My dog is lying on the bed with me while I read. I reach over to pet her and she growls. Before I know it, she’s bitten my finger and it’s actually bleeding. Surprised, I apply alcohol (to the wound, not to me), and wonder what I did. I must have surprised her, or literally rubbed her the wrong way. She’s usually so gentle and loving, loves being petted. I wish dogs could talk sometimes. Then she could tell me what I did wrong. It still aches this morning, a reminder of my mistake, but it could have been worse.
12/20 Direct Link
The long-ago Christmases, the ones when my grandparents were alive (they all died within a calendar year) and I was young, are easier to remember than more recent ones. The ones that gave me the most joy at the time are now the most painful to recall. Every other year, my father would come to spend Christmas with his California-based children (he alternated between us and our sister in England). He’d rent a big house in Bodega Bay, where there was room for all of us. We’d cook together. We’d have a picnic on the beach on Christmas Eve.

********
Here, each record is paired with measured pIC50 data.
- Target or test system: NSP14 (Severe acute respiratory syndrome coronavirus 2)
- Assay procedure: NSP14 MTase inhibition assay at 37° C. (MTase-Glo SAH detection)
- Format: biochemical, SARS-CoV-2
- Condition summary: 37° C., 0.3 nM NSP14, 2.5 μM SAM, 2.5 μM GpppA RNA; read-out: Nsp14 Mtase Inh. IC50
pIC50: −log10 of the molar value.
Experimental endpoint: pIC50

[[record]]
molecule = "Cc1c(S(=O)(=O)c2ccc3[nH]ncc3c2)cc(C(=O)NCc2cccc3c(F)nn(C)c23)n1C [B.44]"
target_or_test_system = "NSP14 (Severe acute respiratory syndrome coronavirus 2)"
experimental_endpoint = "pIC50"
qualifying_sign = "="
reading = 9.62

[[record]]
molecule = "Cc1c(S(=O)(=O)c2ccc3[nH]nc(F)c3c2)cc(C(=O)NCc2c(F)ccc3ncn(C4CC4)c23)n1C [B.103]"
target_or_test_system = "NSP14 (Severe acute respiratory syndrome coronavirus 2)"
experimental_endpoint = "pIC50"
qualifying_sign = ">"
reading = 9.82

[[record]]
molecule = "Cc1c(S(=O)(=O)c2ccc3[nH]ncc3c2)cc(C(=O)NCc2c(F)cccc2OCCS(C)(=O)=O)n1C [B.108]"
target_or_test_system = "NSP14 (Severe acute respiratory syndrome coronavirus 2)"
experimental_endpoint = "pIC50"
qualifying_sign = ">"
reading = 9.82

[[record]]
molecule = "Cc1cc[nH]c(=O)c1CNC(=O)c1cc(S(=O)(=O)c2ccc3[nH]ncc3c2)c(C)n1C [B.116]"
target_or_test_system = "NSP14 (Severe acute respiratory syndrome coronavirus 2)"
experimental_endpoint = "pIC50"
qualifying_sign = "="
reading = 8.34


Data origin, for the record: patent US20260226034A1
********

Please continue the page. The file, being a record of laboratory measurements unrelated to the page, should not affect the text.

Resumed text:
12/21 Direct Link
Now he’s gone, I don’t know if I can ever go to Bodega Bay again. When I watch “The Birds”, I look for the landmarks that still remained when we spent time there, in Bodega Bay and in nearby Bodega, where most of the movie was filmed. I always note the exit sign when driving to visit my brother and sister. So, I can’t forget it, but thinking about it always makes me sad. I wonder if the day will ever come when thinking about it makes me happy, or whether, one day, I will stop remembering it at all.
12/22 Direct Link